26 Matthew 9:9-17 - The Covenant Authority of the King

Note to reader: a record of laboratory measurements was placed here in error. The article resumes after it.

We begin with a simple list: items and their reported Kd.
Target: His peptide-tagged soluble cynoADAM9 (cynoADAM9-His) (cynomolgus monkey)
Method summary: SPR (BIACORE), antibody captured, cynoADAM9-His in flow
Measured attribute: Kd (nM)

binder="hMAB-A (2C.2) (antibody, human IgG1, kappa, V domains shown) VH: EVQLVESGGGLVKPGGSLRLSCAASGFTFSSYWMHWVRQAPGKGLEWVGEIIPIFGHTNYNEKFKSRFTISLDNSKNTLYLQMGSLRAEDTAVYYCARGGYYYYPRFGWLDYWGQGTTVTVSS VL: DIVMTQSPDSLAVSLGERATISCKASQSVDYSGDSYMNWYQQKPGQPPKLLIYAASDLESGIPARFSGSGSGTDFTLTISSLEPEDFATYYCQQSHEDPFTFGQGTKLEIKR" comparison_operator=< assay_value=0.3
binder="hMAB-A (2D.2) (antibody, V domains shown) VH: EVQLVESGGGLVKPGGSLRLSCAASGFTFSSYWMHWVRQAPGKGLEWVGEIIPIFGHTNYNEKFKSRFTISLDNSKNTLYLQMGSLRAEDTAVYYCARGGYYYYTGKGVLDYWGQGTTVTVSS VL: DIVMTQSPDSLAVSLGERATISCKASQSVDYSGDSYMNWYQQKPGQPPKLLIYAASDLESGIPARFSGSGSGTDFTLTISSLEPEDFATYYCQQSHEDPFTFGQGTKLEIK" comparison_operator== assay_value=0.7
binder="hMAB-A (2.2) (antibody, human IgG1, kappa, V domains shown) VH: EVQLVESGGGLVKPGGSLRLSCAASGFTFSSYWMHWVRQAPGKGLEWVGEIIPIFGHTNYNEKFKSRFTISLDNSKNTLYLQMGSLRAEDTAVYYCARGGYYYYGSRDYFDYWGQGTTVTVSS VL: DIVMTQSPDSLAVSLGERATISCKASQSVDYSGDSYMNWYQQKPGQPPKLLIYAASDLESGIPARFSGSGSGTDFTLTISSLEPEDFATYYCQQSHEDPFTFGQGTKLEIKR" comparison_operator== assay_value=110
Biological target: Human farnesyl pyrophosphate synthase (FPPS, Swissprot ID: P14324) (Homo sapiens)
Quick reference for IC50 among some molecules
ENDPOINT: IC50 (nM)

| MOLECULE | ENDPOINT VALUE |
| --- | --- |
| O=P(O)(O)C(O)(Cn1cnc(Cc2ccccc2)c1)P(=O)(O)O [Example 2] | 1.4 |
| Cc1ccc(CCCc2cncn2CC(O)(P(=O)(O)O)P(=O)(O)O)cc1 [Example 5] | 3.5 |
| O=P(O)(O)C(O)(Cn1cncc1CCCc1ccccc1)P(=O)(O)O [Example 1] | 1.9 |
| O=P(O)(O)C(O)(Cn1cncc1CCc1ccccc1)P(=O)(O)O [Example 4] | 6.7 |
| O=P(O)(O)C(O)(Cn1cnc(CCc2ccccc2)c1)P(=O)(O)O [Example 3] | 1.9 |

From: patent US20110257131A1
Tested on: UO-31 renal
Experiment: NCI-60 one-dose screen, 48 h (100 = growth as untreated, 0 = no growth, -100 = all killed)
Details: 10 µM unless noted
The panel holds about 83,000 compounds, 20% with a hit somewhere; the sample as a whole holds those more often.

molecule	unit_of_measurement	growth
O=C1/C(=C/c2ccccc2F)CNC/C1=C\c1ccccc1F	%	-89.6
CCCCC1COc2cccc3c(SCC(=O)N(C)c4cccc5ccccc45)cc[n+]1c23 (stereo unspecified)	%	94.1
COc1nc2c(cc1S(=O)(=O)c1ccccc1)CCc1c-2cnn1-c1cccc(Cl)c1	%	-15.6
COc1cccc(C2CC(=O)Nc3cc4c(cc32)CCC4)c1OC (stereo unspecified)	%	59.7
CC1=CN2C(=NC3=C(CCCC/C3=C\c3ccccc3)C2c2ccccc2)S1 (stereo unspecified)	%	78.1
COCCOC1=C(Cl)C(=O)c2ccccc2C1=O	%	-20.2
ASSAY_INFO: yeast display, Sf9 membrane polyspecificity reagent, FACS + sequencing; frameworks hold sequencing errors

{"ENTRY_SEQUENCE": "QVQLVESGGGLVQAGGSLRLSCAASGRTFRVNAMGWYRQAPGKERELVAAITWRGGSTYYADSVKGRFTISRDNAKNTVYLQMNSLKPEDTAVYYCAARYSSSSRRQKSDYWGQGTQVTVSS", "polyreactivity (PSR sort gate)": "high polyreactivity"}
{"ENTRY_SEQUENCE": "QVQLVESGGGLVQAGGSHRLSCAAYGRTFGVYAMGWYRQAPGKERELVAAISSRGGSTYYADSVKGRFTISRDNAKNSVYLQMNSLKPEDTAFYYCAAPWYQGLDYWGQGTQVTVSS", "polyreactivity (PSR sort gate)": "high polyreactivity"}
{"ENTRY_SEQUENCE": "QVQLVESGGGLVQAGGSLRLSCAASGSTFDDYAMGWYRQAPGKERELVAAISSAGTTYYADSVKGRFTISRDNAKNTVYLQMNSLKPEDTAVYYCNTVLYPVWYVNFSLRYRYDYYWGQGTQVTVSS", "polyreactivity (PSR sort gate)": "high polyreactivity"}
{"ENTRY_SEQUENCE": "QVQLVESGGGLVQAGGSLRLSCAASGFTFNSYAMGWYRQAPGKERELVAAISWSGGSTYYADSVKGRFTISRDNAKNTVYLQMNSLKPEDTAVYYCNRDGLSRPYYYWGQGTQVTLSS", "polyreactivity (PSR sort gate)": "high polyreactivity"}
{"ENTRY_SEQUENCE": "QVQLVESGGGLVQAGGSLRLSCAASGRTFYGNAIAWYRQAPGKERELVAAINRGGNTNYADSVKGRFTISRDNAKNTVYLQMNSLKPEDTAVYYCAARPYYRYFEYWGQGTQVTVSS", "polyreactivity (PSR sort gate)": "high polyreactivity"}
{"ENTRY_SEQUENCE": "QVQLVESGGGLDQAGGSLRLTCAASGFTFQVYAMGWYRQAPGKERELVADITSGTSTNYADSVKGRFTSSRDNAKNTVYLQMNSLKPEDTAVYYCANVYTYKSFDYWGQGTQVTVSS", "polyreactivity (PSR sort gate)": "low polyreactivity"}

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Title: The Covenant Authority of the King Text: Matthew 9:9-17; Mk 2:14-22; Lk 5:27-39 FCF: We often struggle understanding the depth of our wickedness and the inability of right living to change it. Prop: Because we are wicked and no outward action can change that, we must have our hearts changed, not just our actions. Scripture Intro: [Slide 1] Turn in your bible to Matthew chapter 9. You can also write down the two other gospel accounts where these historical episodes are found; Mark 2:14-22 and Luke 5:27-39. Last week, Matthew attempted to convey to us the authority of King Jesus, to both be the judge of the quality of men’s faith, and have the right to determine if that faith was worthy of forgiveness. He is ultimately the judge of mankind’s spiritual condition. Today, continuing the theme of the spiritual condition of man, Matthew desires to show us how Jesus has the authority to update the covenant of God with His people. He has the authority to modify or fulfill this covenant because He and the Father are one. In two separate instances we will see today how Jesus rejects the principles of what Judaism had become – emphasizing the ceremonial and ritualistic elements of the Mosaic Covenant and abandoning the moral and even internally applied law of God. He instead shows the true reason for the Old Covenant, its purpose and plan, and what He is offering will not patch work this old covenant, but will instead fulfill and replace it. A message of great hope but also of great difficulty. I am in chapter 9, I’ll start reading in verse 9 from the Christian Standard Bible, but follow along in whatever version you prefer. Transition: [Slide 2] For the sake of time, let’s jump right to it. It is the plague of man to struggle comprehending both the depth of our wickedness and subsequently we also struggle comprehending our inability to live rightly enough to change the depth of our wickedness. What the Old Covenant was supposed to have taught the Jew and what it still teaches us today, is that God’s righteous standard is unreachable. And without sacrifice and rigorous ceremonial adherence, they would have no way to make uneasy peace with God for their failure to keep His law. But what the blessed New Covenant teaches, is that those covenant obligations have been fulfilled positionally in Christ and will be fulfilled practically in Christ as we are clothed in Him. What that means is that we can be forgiven of our sin and changed to be law-keepers and actually keep the law. Not in our own effort, but by the marvelous grace of our loving Lord. In the New Covenant the Ceremonial aspects of the Old are completed and shown to be beautiful prophesy concerning how we might be washed clean, once and for all. These two concepts relating to the Old and New Covenant are the subject of Matthew’s next 9 verses. First we see that for most Jews under the Old Covenant, they failed to see their wickedness next to God’s righteous standard. [Slide 3] For it is only those who see their own spiritual depravity that can be healed of it. Look with me. I.) Those who are humbled to see their own spiritual depravity can be healed of it, so we must have our hearts changed, not just our actions. (9-13; Mk 2:13-17; Lk 5:27-32) a. [Slide 4] 9 – As Jesus went on from there He saw a man named Matthew sitting at the toll booth i. From both Luke and Mark we see this same account with a man known as Levi. Since the events are recorded almost identically, it is highly unlikely that this is another person. Therefore, it is most likely that Levi was the name of Matthew prior to his conversion. ii. From Mark we also know that Jesus went to the lakeside and was walking and teaching while he went. So he didn’t just walk by Matthew’s tax booth, he was teaching too. iii. Matthew was a publican. A publican was a Jew who bought a tax collection franchise from Rome. They would collect and over collect for the government. Rome wouldn’t have cared so long as the people did not revolt and they got their tax. Publicans would have been one of the most vile among Jews because not only were they stealing from the people, but they were traitors to Israel. b. And He said to him, “Follow me,” and he got up and followed him i. From Luke, a special emphasis is added that I think we need to take note of. Luke says that he left all, got up and followed Jesus. ii. The other disciples could always go back to fishing because their job did not contradict scripture nor did it obligate them to a secular employer. But for Matthew, he could never return to collect taxes. He was changed forever and could never do this again. And even if his conversion was fake, the Roman government would not have allowed him back in. iii. For Matthew, after hearing the teaching of Christ, and then being told to follow, it cost him everything. c. [Slide 5] 10 – While he was reclining at the table in the house, many tax collectors and sinners came to eat with Jesus and his disciples i. From Matthew’ gospel it seems a bit unclear in English how we got to a house eating at a table all of a sudden. ii. However, in Greek, it is clear that this is Matthew’s house – in fact Mark and Luke make that much clearer. iii. We also see from Mark that many tax collectors and sinners came to eat, because that was the majority of the crowd Jesus was drawing. d. [Slide 6] 11 – When the Pharisees saw this, they asked his disciples, “Why does your teacher eat with tax collectors and sinners?” i. Mark tells us that these were scribes that were Pharisees or scribes and Pharisees, in any case, the religious elite questioned Jesus’ choices here. ii. If you are asking why would they do this again? – remember that this was before the Sermon on the Mount was preached. Keep that in mind. Matthew is trying to prove the authority of Jesus as King, and one of the ways he is doing that is proving that He has covenant authrity over the law of God. We are about to see the Old and New Covenant collide. Ready? e. [Slide 7] 12-13 – Now when He heard this, he said, “It is not those who are well who need a doctor, but those who are sick. Go and learn what this means: I desire mercy and not sacrifice. For I didn’t come to call the righteous but sinners.” i. We have an interpretational challenge here. ii. IF we take what Jesus says at face value, we come away with the impression that the Pharisees were righteous and healthy people that Jesus didn’t want to spend time with because they didn’t need Him. iii. From a linguistic perspective only, you could arrive at this conclusion. However, you would have to ignore the entire context of the New Testament, and more specifically, the context of the book of Matthew. And even more specifically, the context of the next few verses. iv. So rather than seeing this as a statement of general fact, we should probably see this instead as a matter of perspective. What do I mean by that? v. Jesus is saying that those who think they are sick, go find a doctor. But those who think they are well, have no need of a doctor. That doesn’t mean that the one who thinks they are healthy are actually healthy. It just means that they will not seek out a doctor, nor would a doctor come to them if they acted healthy. vi. Jesus also includes a quote from Hosea 6:6 here which indicates that God desires the heart of a man to change and not just his actions. He is not concerned primarily that they offer ceremonial or ritualistic sacrifices, but that their lives would be full of loyal love toward others and toward God. Love that is faithful and forgiving. By saying “Go and Learn” it is a idiom to basically say – “you ought to know this, so before you step to me with your accusation, you better go back and review cause you are not prepared for this argument. You are gonna get destroyed” vii. So to rephrase what He was saying with the illustration of a doctor, Jesus did not come to call those who considered themselves to already be righteous – because what is He saving them from? He came to call those who considered themselves sinners. 1. Now I had a question recently, and while I don’t want to get into Calvinism vs. Arminian debate today, the question did revolve around the concept of how depraved are we? 2. Certainly we see people do good things that are not Christians. Many in the Catholic Church are good and morally upright people. Mormons as well. 3. So how can we say that people are depraved totally? How can we say that people are wicked? How can we say that people are without any good in them? It seems counter to our experience with people. 4. Like so many things in this ancient debate, I believe it is simply a matter of perspective. a. [Slide 8] From our perspective, walking through life, seeing the good and the bad that humanity offers, we see a balance. We see two opposing forces. This has been a concept of thinking for quite some time. The eastern symbol of the Yin-Yang that in all darkness there lies some light and in all light some darkness. Even a more western philosophy known as Zoroastrianism which compares two forces of good and evil which wage war against one another. b. [Slide 9] However, from God’s perspective, as indicated in James 2:10, to fail in one chain link of the law of God, is to bring the whole law crashing down on you. From God’s perspective there are no shades of grey. You are wicked or you are righteous. Indeed, all our works of righteousness are like filthy rags to God Isaiah 64:6. And since none are righteous, all are wicked. c. And purely from a scriptural perspective and not from experience, we see that God’s perspective and the bible’s perspective must be true, even if it disagrees with our experience. d. So when people do good things, it is never enough to indicate that there is good in them or even that they are good people, because God is the one who defines who is good, and Jesus Himself said, that there is none good but God. 5. But why bring this up now? 6. [Slide 10] The word for sinner here is a word that elsewhere in scripture is translated depraved or detestable. 7. This is not a person who sees themselves as someone who has committed sins, but instead as a person who can only commit sins. Not a person who has missed the target, but a person who only had one arrow and missed the target. There is finality here. There is hopelessness here. 8. So a person who considered themselves helpless, sends for a doctor. Even the most stubborn of people, who avoid doctors like the plague, when they are in a situation that their life is at risk, they go to the hospital. 9. And Jesus did not come to call those who sit in their home and refuse to believe that they need Him… He came to help those who desperately need Him. Application: [Slide 11 (blank)] There is a phrase that has been floating around for a little while now. The phrase goes something like this…The Church is not a museum for the saints it is a hospital for sinners. I whole heartedly agree with the first part. The church, the people of God, are not here to have empty faith that is dissected like a science project but yields no life change. However, I don’t think that the church is a hospital for the sick, but rather a Med School for Doctors. We come here to learn about our savior and King, and become more and more like Him every day. We then take that message, our life, to the rotting world that needs an transfusion of the life giving blood of Jesus. Which we should be a living example of. We are the church. Not this building. So the unsaved don’t come here to be healed. Doctors come here to be better doctors – Believers come here to be more like Christ the Great Physician. But there is another application I want to draw from Jesus’ words here. It goes back to Matthew 7:6 – Doctors cannot give the inoculation to those who are convinced that they are not diseased. When we preach the gospel we must focus our efforts on speaking condemnation to the proud and grace to the humble. Jesus preached condemnation to the Pharisees and grace to the Sinner. We should too. As we leave the safety of the flock to administer the inoculation against sin (hows that for a mixed metaphor ) As we do this – we will encounter those who are convinced that they do not need the inoculation because they are not sick. Jesus’ only message to the religious and proud was condemnation. Why? Because they must be humbled to see their depravity before they can realize they need a savior from it. Jesus also encountered several who were at the end of their rope, they were humble and desperate. They were pagans. Tax Collectors. Thieves and adulterers. His message to them, was not condemnation, but grace. Not excusing the sin, but offering a solution for it. We must emulate our savior. When we present the gospel we give condemnation to the proud and grace to the humble. The law to the arrogant and Jesus to the broken. But so often we give Jesus to everyone and the law to no one. Let us be like Jesus, even when and if we tell others about Him. f. [Slide 12] The last item before we move on has to do with whether or not - To Repentance – In the text or no? i. There is a textual variant that is included in some versions of verse 9, if you have a KJV or NKJV especially. It adds that Jesus is calling the sinners to repentance. ii. In Luke’s account of this, there is no such discrepancy as to whether to repentance should be included. In Luke it is included even in the manuscripts that exclude it in Matthew iii. So should it be in there? Who knows iv. But let me just say this… if it is not obvious by now that the call of Jesus is to Repent and Believe then I have failed you as a pastor. v. Regardless of whether the text includes it or not, it is true across the board that Jesus’ message was to repent and believe. And here it is obvious, whether you include it or not, that that is exactly what He means. Transition: [Slide 13 (blank)] So we have seen that those who know they are sinful can be healed of their sin, while those who do not know or worse, think they are fine, are not ready. This was, as Paul tells us, the intent of the Old Covenant. To instruct, as a school teacher that we are all sinners. Yet, obviously for many, they failed to listen to the teacher. Now we will see our King hint at the New Covenant and its relationship to the Old. How it will perfect and replace, fulfill and update the old covenant and produce a people who actually love God and serve Him in Love as they are infused and indwelt with His Holy presence. But this revelation comes with a stern warning. [Slide 14] That those who staunchly cling to religious ritual, are missing the blessed hope of this new covenant. Look with me in verse 14. II.) Those who staunchly cling to religious ritual have missed the blessedness of the new covenant, so we must have our hearts changed, not just our actions. (14-17; Mk 2:18-22; Lk 5:33-39) a. [Slide 15] 14 – Then John’s disciples came to him, saying, “Why do we and the Pharisees fast often, but your disciples do not fast?” i. John’s disciples are, of course, John the Baptist’s disciples. This was probably all taking place while John was in prison. ii. A question that I had to ask myself was, why did disciples of John exist? Why wouldn’t they have become disciples of Jesus? 1. From all the sources I could find I acquired some basic and discouraging answers. 2. John the Baptist’s job was to be the last prophet of the Old Covenant. So until he dies, he continues to be the messenger in the wilderness preparing the way of the Lord. 3. Before Jesus shows up, he amasses quite the following. But after the baptism of Christ, his disciples were supposed to follow Christ, while he continued to tell others about the Messiah. 4. What we have here then, is a bunch of people that are the forerunners of the Judaizer. Essentially, they continued to follow John the Baptist, knowing the Messiah had come, but trying to adhere to the practices of Judaism at the same time. 5. No wonder they fit in so well with the Pharisees. They were still steeped in their legalism. iii. Fasting in 1st century Judaism was a form of mourning for sin and of seeking connection to God. iv. Of course to many Pharisees and scribes, it was also a way to gain spiritual honor from the people, to look at them and consider them to be pious. v. Jesus never condemns the act of fasting, in fact, his disciples fasted many times after the resurrection and ascension. And in chapter 4, Jesus fasted for 40 days in the wilderness while he endured the temptation of Satan. So fasting cannot be wrong, nor can it inherently woven to the old covenant. vi. However, you’ll notice in the text the word often. You see the Pharisees and John’s disciples were fasting every week. What was intended to be a heartfelt and private activity to repent and recenter, had instead become a public ritual, perhaps to reconnect to God, but also to be seen of men. vii. We might hope that John’s disciples were not doing it to be seen of men, nevertheless they had, at least to some degree transitioned it into an outward expression with little or no inward reality. viii. In contrast, Jesus and His disciples did not mourn or fast and the reason is yet another testament to the great Covenant authority of the King of Kings – to update the agreement between God and Israel to a new and better agreement. Jesus answers John’s disciples by foreshadowing the great transition from old covenant to new through some illustrations. b. [Slide 16] 15 – Jesus said to them, “Can the wedding guests be sad while the groom is with them? The time will come when the groom will be taken away from them, and then they will fast. i. When a groom is with the wedding guests, everybody parties. When the wedding is over, everybody stops partying. ii. So Jesus is indicating that there is absolutely no reason to feel sorrow or remorse right now. Why? Because God is among them. He is walking with them and His name means Yahweh Saves. He has come to break the chains of sin and free His people. So why mourn? Why grieve? Why try to reconnect with God? He is right there… iii. But there will be a time when he will be taken away – crucified. c. [Slide 17] 16 – No one patches an old garment with unshrunk cloth, because the patch pulls away from the garment and makes the tear worse. i. What happens to brand new fabric after being worn and washed? It shrinks. ii. So if you get a hole in an old pair of pants and you take a patch of perfectly fitting material from a pair of new pants, and you sew that into the hole of the old fabric, what will happen after you wear and wash it? It will shrink. And the threads holding it to the old jeans will cause the shrinking cloth to tear away from the old cloth. iii. Jesus is saying that the Old Covenant had not accomplished the purpose that God intended it to, because of the hardness of the hearts of the people. And rather than try to smoosh the new covenant into the old and have them work together somehow… instead we need a full replacement. iv. We don’t need Windows service pack 1,879 – just give us a new Windows d. [Slide 18] 17 – And no one puts new wine into old wineskins. Otherwise, the skins burst, the wine spills out, and the skins are ruined. No, they put new wine into fresh wineskins, and both are preserved. i. Ok, so being good Baptists we know absolutely nothing about wine right? Right. So let’s skip this verse… NO!!!! ii. In case you didn’t know, grapes go into fermentation quite quickly. Yeast, mold and bacteria naturally grow on the outsides of the grape. When the exterior of the grape is mingled with the interior the yeast and bacteria begin to absorb the sugar of the grape. The byproduct is alcohol and carbon dioxide. iii. So new wine is wine that has just begun its fermentation process. Now if you are thinking that New wine means it was grape juice, you are mistaken. New wine is not grape juice. It is wine, but wine with a low alcohol content. It would have been sweeter – not sweet like juice, but sweeter than old wine. However, the longer that the wine was kept without drinking it, and as long as it wasn’t exposed to extreme temperature, it would continue the process of consuming the sugar and producing a higher alcohol content and releasing more carbon dioxide. iv. So how are you going to transport large quantities of new wine? In a day when there were no refrigerated vehicles and no pasteurization process. In the days when a trip to the city could take you a day or two round trip… you had to make beverages transportable. v. So the tanned skin of an animal would be used to transport fluids since they would not easily be broken and are easier to strap to you rather than jars. vi. But the release of carbon dioxide is inevitable. And with it the wine skins would be stretched. vii. Early in the life of the wineskin, this wouldn’t be a problem. But after the leather became older and hard, the stretching would take its toll and eventually the wineskin would break open. viii. You could store the old wine in the old wine skins to preserve it. ix. But where do you store new wine? New wine skins. You don’t risk putting new wine into a well used wine skin. It will only lead to disaster. x. And the Lord knows that His new covenant was not compatible with the old one. Because the old one could not contain the new. e. [Slide 19] From Luke – only real difference – He adds a saying about no one having drunk old wine, immediately desires new wine because the old is better. Or perhaps another reading is no one having drunk old wine desires new wine because the old is good i. The main take away from this is that there is no one who would sit down and drink from a glass of old wine and then desire to drink from a glass of new wine. Why? ii. Because old wine, wine that has completed its fermentation process is the best, it is of the greatest value. It is of the greatest taste and highest alcohol content. iii. Frankly, It is better at being wine. New wine is, wine in progress. iv. So is Jesus saying that the Old Covenant is the best covenant? Of course not. Is Jesus saying that getting plastered on wine is good? Um… NO. v. What He is saying that the Old covenant has been given great value. It had become comfortable. Jesus in a sense is saying, it is not odd that your are asking these questions. Of course you desire to keep the old. Because the old is what you have been taught is best, and of great value. vi. But the new is better. The new is best. The new… is the best you’ve ever tried. vii. He is simply stating that men tend to cling to what they are used to, and for these disciples of John the Baptist… that message really hits hard. Because they are standing on the fence of the new and the old. Jesus is saying, let it go. Something better has come. Go against your natural inclinations to cling to the old – and embrace the new. Application: [Slide 20 (blank)] God is not and never has been impressed by our rigid adherence to a moral code or ethical standard. It wasn’t true in the Old Covenant and it isn’t true in the new covenant. In fact every false religion that has ever existed has adopted this mindset of slavish adherence to a moral code or ethical standard set out by some higher power or being. Even Atheism boils down to slavishly pursuing what makes you happy in this life, whether that be knowledge, pleasure, or success because this life is all there is so make the best of it. But how easy it is to go back to the old wine. How tempting it is to moralize and conform. If we can just try harder. If we can just do this, do that. Don’t do this. Don’t do that. If we don’t smoke, chew or run with those who do. If we don’t get divorced, if we go to church, if we read our bibles, pray every day… If we can just follow all of what God has given us we can be what God has called us to be… but friend. We can’t. You say but Chris haven’t you been preaching on and off lately about the importance of obedience. Of course. Obedience is critical to living a life for Christ. So… that seems like a contradiction. It isn’t. I’ll tell you why. Jesus. Nice Sunday School answer… No really. Jesus. In Christ we are made new. In Christ we can obey. In Christ we can be holy. In Christ we can change. We aren’t changing to be in Christ… we are in Christ so we change. You can’t be a good Christian by changing on your own. You surrender yourself to the leading and direction of Christ and he makes you a good Christian. Do you understand? The old Covenant seems best. It seems best to try to do it on your own, until you realize that the Old Covenant’s purpose was to instruct you, like a school teacher, that you can’t do it on your own… Then the whole system comes toppling down on your head and you realize that God was never after your actions, HE WAS AFTER YOUR HEART. Wholesale, inside to outside, supernatural change. Not reanimating a dead body to some zombie state – but bringing you to LIFE AGAIN! Remaking you. This legalistic way of viewing Christianity must end here folks. We need to stop trying so hard to obey Jesus and simply surrender to Him working in us. That is what it means to believe. Perhaps you have repented. You thought… yes I am wicked save me. But you have never believed. You have never placed all your hope on being made new in Christ and Christ alone. Salvation is by faith alone in Christ alone and that salvation is salvation to being made new. Not in the next life but in this one and continuing to the next one. That is belief and that is the glorious beauty of the new covenant … fulfilling the old covenant and making people new. Stop trying to be good for Jesus and cry out to Him in dependence on Him and let Him make you good. Then… in faith… clothed in His righteousness… dependent on His power… obey. If you fail, it is because you are like Peter and have taken your eyes of the Lord. If you succeed it is because the Lord has sustained you. Transition: So boiling all this down into one succinct take home point, what can we learn from today’s message to help us live more like our master? Conclusion: God from before the foundations of the world, set in motion a plan to make new those who had been spiritually dead. It was never His design to establish a written code of ethics whereby His people would be enslaved to follow it without error. He gave His law, only a fraction of what He could have given them , and He gave it so they would conclude that they need Him. That they can’t do it without Him. That something is wrong with them. That something, deep within is broken and defective. And yet, they lied to themselves that they could keep it. Or ignored the parts they couldn’t. Even excusing it as a lesser command among greater commands. Character gave way to ceremony. Righteousness to Ritual. God then gives a new Covenant where He replaces the broken and defective heart with one that is alive. He invades the soul of the dead to bring it to life again. His Spirit penetrates them and makes them new. Not to adhere to a law… but to be a people. To love God. To Love others. To be little Christs walking the earth. But people don’t want to be little ambassadors for Christ They would much rather go to church, read their bible, pray every day and go to heaven. They would much rather check boxes off their list each day to prove to themselves, and maybe to others, that they are exactly what God wants them to be. So they can chase away the nagging thoughts of inadequacy. But doesn’t dependence necessitate feelings of inadequacy? Doesn’t it take feeling inadequate to truly be dependent? Our inadequacy without constant dependence on Christ should echo our wickedness without atonement from Christ. We are just as dependent on Him today as we were the day we converted. In fact, I take that back… We are MORE dependent on Christ now than when we were converted. The New Covenant is not a dressed up version of the Old. We can’t accept Christ as our savior and get our bus ticket to heaven and expect to do His will in our own strength and power. And it is just as ridiculous to accept Jesus as our savior while still believing that we aren’t that bad of a person. The old and new covenant operate hand in hand where one points to the need for a savior, and the other the changing power of that savior. Only God – the creator of the covenant is at liberty to update and reform the agreement. And Jesus and the Father are one. Are you still living a pre-new covenant life? [Slide 21 (end)] If you are a partaker in the New Covenant there are two things that are and continue to be abundantly clear 1.) Outside of Christ you are desperate and wicked and unable to be who God wants you to be. 2.) In Christ you are adopted and righteous and able to be who God wants you to be. So if one or both of these things have never been part of your faith – I’d ask that you come talk to me and learn what it is to be a New Covenant believer But if both of these are absolutely proven over and over again to you – my conclusion is simply this… Do not waver from depending on Your King to continue the work He began in you.